Luria isabella (Linnaeus, 1758)
Isabella cowry, 15-42mm

Luria isabella is common in a wide range of habitats throughout the atoll, including intertidal reefs, shallow subtidal reefs, lagoon pinnacles, and on the seaward slope as deep as at least 25m. Living animals are usually found under rocks, and tend to keep the smooth, black mantle fully extended and covering the shell. They are also often found in seaward reef and lagoon pinnacle ledges at night. Shells are typically larger and darker in color than Luria gilvella, and the black mantle is nearly opaque.This species is found throughout the Indo-Pacific.

This large specimen found on sponges shows the nearly opaque black mantle completely covering the shell.

Typically, this is how cowries brood their eggs, expanding their foot to cover as much of the mass as possible. This is done primarily to protect the developing eggs from a wide variety of potential egg eaters. It is likely that the female cowry stays in this position and does not even leave it to eat until the eggs hatch.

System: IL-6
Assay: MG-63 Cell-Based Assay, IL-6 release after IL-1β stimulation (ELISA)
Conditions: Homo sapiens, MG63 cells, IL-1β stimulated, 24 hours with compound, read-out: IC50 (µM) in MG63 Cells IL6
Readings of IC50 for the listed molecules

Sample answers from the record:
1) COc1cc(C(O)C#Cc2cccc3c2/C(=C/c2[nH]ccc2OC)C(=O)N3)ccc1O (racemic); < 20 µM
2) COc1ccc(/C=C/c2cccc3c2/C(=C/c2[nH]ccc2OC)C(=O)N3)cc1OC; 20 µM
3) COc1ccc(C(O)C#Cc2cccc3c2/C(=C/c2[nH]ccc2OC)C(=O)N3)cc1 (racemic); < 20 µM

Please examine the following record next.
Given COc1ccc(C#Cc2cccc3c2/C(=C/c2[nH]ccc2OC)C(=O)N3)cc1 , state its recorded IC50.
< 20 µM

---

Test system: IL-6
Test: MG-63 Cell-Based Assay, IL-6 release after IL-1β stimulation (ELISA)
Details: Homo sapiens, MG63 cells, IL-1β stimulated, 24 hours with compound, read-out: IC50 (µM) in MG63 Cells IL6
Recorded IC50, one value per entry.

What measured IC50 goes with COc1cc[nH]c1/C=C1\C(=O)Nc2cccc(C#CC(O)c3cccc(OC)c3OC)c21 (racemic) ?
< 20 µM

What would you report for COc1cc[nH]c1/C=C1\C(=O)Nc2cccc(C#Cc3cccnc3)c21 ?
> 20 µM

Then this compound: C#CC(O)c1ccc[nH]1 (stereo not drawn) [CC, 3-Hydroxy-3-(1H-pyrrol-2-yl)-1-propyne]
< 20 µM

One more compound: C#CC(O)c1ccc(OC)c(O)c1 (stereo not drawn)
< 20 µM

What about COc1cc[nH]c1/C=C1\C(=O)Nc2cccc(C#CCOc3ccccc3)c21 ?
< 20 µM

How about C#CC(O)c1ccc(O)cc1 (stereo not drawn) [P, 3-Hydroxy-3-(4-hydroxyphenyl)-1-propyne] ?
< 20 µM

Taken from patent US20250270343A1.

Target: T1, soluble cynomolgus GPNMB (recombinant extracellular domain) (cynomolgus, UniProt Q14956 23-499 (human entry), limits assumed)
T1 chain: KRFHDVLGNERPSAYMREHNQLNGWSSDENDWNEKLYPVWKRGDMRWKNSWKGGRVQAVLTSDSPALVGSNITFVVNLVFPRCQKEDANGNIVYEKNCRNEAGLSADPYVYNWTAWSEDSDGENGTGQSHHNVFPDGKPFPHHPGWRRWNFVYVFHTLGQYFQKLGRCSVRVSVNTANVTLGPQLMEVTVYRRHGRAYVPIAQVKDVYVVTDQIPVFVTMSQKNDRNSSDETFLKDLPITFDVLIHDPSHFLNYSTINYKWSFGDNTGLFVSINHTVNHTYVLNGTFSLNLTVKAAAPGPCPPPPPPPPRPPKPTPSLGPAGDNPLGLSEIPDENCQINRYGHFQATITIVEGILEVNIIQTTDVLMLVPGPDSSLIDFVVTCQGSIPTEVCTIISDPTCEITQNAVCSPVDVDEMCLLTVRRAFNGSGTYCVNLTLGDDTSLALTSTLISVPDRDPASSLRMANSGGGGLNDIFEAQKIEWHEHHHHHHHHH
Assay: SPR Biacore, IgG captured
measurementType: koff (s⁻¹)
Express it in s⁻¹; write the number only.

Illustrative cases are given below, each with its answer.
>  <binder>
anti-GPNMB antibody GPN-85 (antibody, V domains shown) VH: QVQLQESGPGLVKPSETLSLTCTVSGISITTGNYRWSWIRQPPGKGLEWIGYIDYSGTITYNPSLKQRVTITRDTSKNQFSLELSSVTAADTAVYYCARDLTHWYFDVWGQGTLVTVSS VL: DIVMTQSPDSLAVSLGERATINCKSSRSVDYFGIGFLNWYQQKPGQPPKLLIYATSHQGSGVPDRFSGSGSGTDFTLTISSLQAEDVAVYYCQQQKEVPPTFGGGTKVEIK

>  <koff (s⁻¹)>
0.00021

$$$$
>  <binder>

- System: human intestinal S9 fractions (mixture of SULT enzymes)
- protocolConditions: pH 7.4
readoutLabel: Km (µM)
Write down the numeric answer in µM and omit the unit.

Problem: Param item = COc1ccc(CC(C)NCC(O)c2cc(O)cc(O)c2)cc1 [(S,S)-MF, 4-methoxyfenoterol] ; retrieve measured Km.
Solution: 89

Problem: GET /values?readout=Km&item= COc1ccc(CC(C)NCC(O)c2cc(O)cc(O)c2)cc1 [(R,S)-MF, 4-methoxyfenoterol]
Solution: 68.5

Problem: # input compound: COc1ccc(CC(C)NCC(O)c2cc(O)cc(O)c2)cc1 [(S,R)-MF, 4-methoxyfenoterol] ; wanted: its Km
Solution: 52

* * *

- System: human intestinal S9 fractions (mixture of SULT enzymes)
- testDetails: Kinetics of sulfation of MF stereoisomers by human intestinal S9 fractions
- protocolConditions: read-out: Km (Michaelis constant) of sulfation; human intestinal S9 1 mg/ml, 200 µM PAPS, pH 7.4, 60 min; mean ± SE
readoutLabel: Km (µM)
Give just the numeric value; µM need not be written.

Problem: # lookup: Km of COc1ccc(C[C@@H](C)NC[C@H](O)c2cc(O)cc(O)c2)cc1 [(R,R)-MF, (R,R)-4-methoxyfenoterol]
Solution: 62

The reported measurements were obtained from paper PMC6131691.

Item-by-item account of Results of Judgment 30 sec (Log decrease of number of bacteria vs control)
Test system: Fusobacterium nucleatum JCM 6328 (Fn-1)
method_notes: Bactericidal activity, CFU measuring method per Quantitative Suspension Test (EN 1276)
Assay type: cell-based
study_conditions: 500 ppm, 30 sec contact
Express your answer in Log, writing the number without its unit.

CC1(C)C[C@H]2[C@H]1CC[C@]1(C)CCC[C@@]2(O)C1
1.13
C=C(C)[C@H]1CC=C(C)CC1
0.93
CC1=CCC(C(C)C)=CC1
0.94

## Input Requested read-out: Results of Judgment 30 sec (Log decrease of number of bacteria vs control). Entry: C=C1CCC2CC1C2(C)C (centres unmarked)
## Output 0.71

Here the animal has been distracted by the camera's light and has pulled away from the egg mass. Hopefully it covered it again when the distraction went away.

A closeup of the anterior end.

Light colored specimen with a very dark mantle.

Here is a small juvenile Luria isabella still in the thin bulla stage. Note that in this case the color pattern of the shell is present even in a young juvenile.

Another juvenile.

Created 1 April 2008
Updated 20 May 2012

Back to cowry thumbnails or cowry list

Kwajalein Underwater Home